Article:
3. How absurd is it for men to pretend they will not turn their thoughts to religion, lest it should make them melancholy or dis. tracted ? Alas! sinners, you cannot be more so than you are already ; and you will never come to yourselves till, with the prodigal, you determine to return to your father's house. And will you continue fools through the fear of becoming such ? I can assure you I would rather be the wildest frantic in Bedlam, than be that wretch who ruins his soul for fear of running mad by thinking of it.
4. If the fear of the Lord, religion, is the perfection of wisdom, how unreasonably does the world charge it with making people mad? There are multitudes that lose their senses by excessive sorrows and anxieties about some temporal affair ; many more than by religion ; and yet they never fall out with the world on this account. But when any one, that seemed thoughtful about religion, loses his senses, then religion be sure must bear all the blame ; and sinners are glad to catch at such a handle to expose it. Melancholy persons are wont to derive terrors from every thing in their reach ; and, among other things, will pore upon all those doctrines of religion that can affright them. But this melancholy, as such, is a bodily disorder, and therefore has no more religion in it than a fever or a consumption. It is indeed very possible that too intense application of the mind to divine things, with a deep concern about our everlasting state, may be the occasion of melancholy ; but there is nothing peculiar in this ; let the mind be excessively attentive to any thing, it will have the same effect. How many disorders do men contract by their eager pursuit of the world ? and yet the world is their favourite still. But if one here and there suffers by occasion of religion, O! they bless themselves from it, and think it is a terrible gloomy thing. Those that are pious, let me tell you, are many of them much superior to the wisest of us in all accomplishments; and they are generally as far from madness as their neighbours. Therefore drop this senseless slander, and be yourselves holy, if you would be truly wise.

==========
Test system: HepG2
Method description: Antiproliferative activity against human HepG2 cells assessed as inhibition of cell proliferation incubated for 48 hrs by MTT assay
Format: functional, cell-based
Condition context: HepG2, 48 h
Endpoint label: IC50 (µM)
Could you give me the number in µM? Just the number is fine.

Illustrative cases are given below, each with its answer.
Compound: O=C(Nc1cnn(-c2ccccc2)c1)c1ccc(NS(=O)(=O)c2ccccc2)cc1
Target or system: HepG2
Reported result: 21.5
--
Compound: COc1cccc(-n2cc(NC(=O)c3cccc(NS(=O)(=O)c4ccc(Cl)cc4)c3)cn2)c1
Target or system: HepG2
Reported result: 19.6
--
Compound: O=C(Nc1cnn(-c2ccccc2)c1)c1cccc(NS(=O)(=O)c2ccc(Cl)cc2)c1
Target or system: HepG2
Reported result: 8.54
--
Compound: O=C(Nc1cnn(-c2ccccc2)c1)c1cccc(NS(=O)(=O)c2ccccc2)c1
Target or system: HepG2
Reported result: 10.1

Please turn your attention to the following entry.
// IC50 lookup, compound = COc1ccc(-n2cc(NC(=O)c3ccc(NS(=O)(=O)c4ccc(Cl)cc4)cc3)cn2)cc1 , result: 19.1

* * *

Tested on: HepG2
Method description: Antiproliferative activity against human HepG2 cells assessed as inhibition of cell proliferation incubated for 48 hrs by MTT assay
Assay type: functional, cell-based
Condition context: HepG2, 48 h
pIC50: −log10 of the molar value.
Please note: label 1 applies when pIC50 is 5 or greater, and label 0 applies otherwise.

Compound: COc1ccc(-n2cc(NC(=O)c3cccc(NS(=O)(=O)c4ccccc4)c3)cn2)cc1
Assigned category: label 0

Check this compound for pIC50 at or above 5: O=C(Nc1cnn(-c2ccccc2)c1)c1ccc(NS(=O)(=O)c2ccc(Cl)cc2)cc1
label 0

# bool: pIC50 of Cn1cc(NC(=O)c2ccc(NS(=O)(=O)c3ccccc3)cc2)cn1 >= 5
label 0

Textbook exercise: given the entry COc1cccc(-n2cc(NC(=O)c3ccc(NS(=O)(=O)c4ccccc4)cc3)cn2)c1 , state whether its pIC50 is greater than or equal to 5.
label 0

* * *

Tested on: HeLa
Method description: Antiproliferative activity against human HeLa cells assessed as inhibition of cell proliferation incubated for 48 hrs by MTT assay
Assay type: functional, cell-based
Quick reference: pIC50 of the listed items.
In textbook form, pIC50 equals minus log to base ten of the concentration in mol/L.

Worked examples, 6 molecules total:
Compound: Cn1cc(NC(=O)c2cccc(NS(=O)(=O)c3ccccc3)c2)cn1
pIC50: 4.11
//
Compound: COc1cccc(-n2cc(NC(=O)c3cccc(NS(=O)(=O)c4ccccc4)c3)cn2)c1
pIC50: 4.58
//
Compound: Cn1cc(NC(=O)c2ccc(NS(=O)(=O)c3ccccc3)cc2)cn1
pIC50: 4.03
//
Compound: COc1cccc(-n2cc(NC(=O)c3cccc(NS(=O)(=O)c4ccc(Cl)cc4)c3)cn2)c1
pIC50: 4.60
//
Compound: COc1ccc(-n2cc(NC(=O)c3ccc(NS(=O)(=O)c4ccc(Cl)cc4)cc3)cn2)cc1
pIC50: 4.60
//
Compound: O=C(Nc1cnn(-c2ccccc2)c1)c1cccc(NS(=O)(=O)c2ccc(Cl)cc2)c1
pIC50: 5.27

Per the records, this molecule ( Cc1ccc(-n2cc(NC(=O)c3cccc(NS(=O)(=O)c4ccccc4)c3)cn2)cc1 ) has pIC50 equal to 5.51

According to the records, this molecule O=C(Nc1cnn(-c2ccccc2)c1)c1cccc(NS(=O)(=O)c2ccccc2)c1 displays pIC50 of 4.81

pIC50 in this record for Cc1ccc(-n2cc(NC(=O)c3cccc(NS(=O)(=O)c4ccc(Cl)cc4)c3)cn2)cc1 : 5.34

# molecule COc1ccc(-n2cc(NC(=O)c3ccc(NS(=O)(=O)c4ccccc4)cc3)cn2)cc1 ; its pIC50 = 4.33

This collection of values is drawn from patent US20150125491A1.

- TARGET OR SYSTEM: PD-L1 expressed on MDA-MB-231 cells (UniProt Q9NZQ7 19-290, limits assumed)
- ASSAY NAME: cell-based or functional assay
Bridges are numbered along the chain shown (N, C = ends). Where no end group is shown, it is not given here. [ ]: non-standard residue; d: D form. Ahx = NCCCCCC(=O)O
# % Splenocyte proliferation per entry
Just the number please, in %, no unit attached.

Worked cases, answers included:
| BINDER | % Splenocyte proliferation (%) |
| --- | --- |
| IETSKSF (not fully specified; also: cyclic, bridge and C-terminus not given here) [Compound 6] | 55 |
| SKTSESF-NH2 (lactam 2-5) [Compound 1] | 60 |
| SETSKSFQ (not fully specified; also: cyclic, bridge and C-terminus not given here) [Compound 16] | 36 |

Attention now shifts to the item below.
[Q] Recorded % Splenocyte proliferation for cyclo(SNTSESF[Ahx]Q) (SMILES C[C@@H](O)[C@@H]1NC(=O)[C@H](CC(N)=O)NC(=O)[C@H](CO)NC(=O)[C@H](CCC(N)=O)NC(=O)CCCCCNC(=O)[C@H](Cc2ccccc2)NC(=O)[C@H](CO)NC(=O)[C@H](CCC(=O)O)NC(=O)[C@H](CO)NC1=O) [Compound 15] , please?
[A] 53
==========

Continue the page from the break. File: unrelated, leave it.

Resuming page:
5. Since men are such fools in matters of religion, since they censure it with so much severity and contempt, how astonishing is it that God should send down that divine, heaven-born thing, religion, into our world, where it is so much neglected and abused! Where the celestial guest meets with but few hearts that will en. tertain it ; where its professors neglect it, contradict it, and by their practice call it madness; and where even its friends and subjects frequently treat it very unkindly! What astonishing condescension and grace is it, that God has not left our mad world to themselves, since they are so averse to be reclaimed ! But lo! he hath sent his Son, he hath instituted the gospel, and a thousand means of grace, to bring them to themselves !